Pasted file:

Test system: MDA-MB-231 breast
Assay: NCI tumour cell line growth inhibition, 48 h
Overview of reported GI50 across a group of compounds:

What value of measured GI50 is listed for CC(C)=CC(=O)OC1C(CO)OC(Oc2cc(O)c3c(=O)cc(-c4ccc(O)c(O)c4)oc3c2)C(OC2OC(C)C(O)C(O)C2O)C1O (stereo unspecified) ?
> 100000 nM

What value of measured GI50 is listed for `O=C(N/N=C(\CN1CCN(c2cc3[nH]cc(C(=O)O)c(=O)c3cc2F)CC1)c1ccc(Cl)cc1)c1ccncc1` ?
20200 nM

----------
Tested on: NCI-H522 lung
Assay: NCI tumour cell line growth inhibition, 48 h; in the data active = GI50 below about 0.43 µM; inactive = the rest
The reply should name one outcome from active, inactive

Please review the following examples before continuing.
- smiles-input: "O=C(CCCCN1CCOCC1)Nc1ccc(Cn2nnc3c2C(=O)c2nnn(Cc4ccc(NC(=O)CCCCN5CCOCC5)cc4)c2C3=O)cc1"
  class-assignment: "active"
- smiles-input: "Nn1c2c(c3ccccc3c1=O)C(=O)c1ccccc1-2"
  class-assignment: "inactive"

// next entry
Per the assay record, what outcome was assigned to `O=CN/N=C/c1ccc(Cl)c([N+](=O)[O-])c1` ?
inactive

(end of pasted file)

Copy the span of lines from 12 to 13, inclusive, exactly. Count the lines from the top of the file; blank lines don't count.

Please review the following examples before continuing.
- smiles-input: "O=C(CCCCN1CCOCC1)Nc1ccc(Cn2nnc3c2C(=O)c2nnn(Cc4ccc(NC(=O)CCCCN5CCOCC5)cc4)c2C3=O)cc1"